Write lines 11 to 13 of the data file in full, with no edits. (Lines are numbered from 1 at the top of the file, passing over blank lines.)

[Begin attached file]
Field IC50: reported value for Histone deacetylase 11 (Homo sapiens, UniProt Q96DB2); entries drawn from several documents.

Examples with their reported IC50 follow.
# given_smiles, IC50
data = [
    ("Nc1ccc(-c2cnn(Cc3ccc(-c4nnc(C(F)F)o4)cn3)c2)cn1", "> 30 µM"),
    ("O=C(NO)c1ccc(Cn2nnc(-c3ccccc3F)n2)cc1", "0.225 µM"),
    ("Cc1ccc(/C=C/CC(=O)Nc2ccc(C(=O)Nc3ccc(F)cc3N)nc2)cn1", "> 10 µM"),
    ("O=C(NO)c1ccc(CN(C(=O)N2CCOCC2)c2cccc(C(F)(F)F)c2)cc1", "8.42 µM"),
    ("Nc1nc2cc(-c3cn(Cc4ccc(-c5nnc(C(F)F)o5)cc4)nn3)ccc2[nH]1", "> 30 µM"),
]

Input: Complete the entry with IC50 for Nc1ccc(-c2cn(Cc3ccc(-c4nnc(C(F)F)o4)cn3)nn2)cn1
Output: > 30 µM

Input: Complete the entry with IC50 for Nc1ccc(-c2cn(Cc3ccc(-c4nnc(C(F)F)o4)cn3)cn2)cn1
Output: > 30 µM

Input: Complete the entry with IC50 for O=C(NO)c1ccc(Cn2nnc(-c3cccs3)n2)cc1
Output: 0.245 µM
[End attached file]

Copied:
Input: Complete the entry with IC50 for Nc1ccc(-c2cn(Cc3ccc(-c4nnc(C(F)F)o4)cn3)nn2)cn1
Output: > 30 µM

Input: Complete the entry with IC50 for Nc1ccc(-c2cn(Cc3ccc(-c4nnc(C(F)F)o4)cn3)cn2)cn1